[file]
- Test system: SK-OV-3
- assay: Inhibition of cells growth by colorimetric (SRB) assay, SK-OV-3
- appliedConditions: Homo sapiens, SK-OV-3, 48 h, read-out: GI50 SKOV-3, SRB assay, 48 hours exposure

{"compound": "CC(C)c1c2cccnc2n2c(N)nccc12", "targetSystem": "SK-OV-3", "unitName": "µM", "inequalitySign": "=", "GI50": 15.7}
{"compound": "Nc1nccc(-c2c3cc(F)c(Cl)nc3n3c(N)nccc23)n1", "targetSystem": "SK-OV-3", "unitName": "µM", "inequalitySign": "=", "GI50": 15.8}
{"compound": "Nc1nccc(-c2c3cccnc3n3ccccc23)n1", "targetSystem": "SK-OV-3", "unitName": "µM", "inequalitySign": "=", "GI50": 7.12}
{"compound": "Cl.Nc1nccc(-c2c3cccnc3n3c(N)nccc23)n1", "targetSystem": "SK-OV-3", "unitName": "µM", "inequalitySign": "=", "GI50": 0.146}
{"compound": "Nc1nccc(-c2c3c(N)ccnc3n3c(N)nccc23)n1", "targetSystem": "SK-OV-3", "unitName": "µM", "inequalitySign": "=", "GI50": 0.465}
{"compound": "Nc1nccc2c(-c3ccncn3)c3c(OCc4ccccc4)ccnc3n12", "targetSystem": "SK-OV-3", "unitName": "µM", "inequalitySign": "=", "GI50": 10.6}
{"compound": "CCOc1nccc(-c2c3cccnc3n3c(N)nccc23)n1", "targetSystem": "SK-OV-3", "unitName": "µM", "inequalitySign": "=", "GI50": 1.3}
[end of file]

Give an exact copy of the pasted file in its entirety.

- Test system: SK-OV-3
- assay: Inhibition of cells growth by colorimetric (SRB) assay, SK-OV-3
- appliedConditions: Homo sapiens, SK-OV-3, 48 h, read-out: GI50 SKOV-3, SRB assay, 48 hours exposure

{"compound": "CC(C)c1c2cccnc2n2c(N)nccc12", "targetSystem": "SK-OV-3", "unitName": "µM", "inequalitySign": "=", "GI50": 15.7}
{"compound": "Nc1nccc(-c2c3cc(F)c(Cl)nc3n3c(N)nccc23)n1", "targetSystem": "SK-OV-3", "unitName": "µM", "inequalitySign": "=", "GI50": 15.8}
{"compound": "Nc1nccc(-c2c3cccnc3n3ccccc23)n1", "targetSystem": "SK-OV-3", "unitName": "µM", "inequalitySign": "=", "GI50": 7.12}
{"compound": "Cl.Nc1nccc(-c2c3cccnc3n3c(N)nccc23)n1", "targetSystem": "SK-OV-3", "unitName": "µM", "inequalitySign": "=", "GI50": 0.146}
{"compound": "Nc1nccc(-c2c3c(N)ccnc3n3c(N)nccc23)n1", "targetSystem": "SK-OV-3", "unitName": "µM", "inequalitySign": "=", "GI50": 0.465}
{"compound": "Nc1nccc2c(-c3ccncn3)c3c(OCc4ccccc4)ccnc3n12", "targetSystem": "SK-OV-3", "unitName": "µM", "inequalitySign": "=", "GI50": 10.6}
{"compound": "CCOc1nccc(-c2c3cccnc3n3c(N)nccc23)n1", "targetSystem": "SK-OV-3", "unitName": "µM", "inequalitySign": "=", "GI50": 1.3}